Loved the progress bar and the reminder to store it safely. UX-wise I think it is great.

Should requiring numbers, lowercase and uppercase characters, and symbols be part of our requirements?

As a fan of diceware (see XKCD comic below) I don't particularly like the idea.

But I'm not sure if dropping these requirements to appease the minimal share of diceware enthusiasts (there are dozens of us, dozens!) is worth the potential loss of password entropy and security.

I know that Google and some other big players do not enforce it but I'm not familiar with their whole password ruleset.

XKCD comic about diceware passwords

One thing that would add an extra layer of security though, is checking the typed password with haveibeenpwned.com/Passwords and blocking bad ones.

 

Hi Lisa :)

The design and the interaction in the video looks impressive and the "wizard"-like sloth telling how it's going it's great as well.

Personally, ever since I read this Coding Horror article (and whenever I can) I prefer long passwords that resemble full sentences.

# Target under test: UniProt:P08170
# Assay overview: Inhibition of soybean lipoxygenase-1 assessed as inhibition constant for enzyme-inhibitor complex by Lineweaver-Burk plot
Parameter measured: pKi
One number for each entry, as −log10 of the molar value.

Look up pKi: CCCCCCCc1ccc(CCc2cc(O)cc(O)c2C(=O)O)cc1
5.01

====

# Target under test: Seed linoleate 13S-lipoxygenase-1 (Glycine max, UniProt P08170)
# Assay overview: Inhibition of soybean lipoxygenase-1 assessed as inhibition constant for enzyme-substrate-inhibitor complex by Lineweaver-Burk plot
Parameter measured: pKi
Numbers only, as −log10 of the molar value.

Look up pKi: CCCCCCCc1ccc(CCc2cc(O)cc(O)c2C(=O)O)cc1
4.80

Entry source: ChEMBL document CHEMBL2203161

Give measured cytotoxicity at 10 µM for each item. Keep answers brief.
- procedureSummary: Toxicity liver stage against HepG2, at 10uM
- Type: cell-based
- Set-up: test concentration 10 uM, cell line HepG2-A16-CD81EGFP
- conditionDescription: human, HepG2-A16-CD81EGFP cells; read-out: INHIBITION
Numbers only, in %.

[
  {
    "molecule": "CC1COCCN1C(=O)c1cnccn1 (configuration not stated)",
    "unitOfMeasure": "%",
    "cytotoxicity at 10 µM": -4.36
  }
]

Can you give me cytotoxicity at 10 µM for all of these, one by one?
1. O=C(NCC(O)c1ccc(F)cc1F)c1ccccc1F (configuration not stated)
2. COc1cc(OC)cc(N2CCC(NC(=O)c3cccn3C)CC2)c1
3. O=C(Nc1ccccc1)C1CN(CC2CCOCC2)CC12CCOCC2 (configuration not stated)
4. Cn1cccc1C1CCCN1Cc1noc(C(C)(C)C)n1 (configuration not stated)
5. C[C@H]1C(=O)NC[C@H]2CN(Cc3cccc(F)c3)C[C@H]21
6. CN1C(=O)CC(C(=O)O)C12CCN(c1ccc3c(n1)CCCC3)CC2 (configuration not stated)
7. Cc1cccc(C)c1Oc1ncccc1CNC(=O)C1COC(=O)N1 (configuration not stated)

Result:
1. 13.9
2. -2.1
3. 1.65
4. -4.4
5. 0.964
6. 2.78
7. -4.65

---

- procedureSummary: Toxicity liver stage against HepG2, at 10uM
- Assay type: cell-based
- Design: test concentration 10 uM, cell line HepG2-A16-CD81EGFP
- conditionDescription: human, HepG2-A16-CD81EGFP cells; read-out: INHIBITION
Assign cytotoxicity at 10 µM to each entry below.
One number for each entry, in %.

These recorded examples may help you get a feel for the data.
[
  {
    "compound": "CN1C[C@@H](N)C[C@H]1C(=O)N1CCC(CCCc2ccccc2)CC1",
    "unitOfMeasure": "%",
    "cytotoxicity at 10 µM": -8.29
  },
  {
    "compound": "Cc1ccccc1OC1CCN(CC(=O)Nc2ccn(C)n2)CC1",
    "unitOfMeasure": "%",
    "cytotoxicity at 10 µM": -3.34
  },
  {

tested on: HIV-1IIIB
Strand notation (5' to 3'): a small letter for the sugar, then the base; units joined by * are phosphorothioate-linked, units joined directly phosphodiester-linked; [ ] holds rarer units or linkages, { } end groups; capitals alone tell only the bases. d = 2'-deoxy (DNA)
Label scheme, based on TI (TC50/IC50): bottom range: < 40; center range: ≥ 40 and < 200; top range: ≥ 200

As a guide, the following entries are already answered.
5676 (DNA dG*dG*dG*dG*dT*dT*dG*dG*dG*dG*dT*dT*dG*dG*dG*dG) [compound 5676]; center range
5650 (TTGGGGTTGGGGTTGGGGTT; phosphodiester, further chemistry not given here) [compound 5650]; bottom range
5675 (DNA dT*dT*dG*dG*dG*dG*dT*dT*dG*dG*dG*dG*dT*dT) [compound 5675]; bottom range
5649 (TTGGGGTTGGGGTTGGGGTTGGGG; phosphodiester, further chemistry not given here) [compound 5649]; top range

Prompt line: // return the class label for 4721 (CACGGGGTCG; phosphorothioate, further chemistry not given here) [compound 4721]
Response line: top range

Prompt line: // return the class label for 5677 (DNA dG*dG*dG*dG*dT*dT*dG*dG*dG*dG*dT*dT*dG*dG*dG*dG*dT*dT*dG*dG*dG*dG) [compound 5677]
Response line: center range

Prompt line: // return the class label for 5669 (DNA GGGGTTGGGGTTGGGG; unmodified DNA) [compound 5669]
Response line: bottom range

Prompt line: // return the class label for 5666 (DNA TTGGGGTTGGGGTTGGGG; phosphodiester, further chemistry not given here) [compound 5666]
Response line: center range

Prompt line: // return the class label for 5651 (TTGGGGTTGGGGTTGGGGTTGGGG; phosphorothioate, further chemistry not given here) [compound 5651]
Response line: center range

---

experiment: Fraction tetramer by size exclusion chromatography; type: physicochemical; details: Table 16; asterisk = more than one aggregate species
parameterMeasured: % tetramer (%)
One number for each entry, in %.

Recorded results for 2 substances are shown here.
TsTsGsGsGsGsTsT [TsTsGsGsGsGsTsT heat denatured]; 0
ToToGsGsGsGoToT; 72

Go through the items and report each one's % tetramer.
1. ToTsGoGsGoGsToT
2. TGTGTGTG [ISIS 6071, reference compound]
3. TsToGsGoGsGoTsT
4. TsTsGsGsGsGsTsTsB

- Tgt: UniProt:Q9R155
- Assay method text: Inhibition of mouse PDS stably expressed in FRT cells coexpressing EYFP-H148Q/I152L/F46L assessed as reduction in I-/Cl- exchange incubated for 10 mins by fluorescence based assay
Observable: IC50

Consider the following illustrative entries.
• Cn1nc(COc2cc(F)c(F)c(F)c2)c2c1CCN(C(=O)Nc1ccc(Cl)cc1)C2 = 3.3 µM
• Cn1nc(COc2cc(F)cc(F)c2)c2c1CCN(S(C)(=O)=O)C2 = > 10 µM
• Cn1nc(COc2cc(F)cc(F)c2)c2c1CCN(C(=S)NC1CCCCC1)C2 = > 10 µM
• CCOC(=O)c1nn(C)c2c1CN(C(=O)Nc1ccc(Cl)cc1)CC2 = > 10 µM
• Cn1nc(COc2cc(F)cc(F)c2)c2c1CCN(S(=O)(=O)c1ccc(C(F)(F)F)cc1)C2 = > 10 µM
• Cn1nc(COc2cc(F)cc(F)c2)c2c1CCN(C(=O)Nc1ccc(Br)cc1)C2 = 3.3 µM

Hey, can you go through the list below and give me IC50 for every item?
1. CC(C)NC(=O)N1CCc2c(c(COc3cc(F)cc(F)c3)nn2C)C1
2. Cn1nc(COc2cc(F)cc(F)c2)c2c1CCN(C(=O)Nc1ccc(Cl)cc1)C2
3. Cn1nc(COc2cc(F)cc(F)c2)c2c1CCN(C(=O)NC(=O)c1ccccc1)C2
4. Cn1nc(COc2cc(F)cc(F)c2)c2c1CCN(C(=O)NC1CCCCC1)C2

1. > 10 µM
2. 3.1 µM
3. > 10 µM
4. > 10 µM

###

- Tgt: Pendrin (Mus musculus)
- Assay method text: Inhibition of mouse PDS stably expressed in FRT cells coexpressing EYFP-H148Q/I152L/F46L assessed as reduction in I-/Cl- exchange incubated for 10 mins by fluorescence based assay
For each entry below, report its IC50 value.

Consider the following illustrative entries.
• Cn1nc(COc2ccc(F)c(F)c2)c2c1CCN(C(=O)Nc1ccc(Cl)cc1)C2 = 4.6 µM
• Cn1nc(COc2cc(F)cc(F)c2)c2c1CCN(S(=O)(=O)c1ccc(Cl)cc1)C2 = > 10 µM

The post criticises a lot password rules but it doesn't say they're totally wrong BUT rule #1 should be password length (12 characters minimum).

 

Interestingly do less experienced user go better with sentences or groups of words as they are much easier to revognize in a visual way. This is at least what we observed with our project partners.

 

Right. A fun history about passwords I recall is one from a father of a friend of mine. His password for Facebook was a short sentence about his pet parrot 🤣

It's the perfect example. End users think way more associative and wenas developera should embrace that in all our deliveries.

 

We've recently gone through a similar process. Initially, we had almost the exact same approach as shown in your video.

While we (nerds) liked it very much, our beta testers, not using a password manager, did not. Even the requirement for anything more than 8 characters could be a deal beaker for some.

In the end we scrapped the whole thing, and decided to require just 8 characters. But we check if the password is pwned and don't allow those that are. We check them again every month at login, and warn the user if the pwned status changes.

Hope that helps. :)

 

Doesn't checking if a password is pwnd require knowing a user's plaintext password? Isn't that a greater security risk?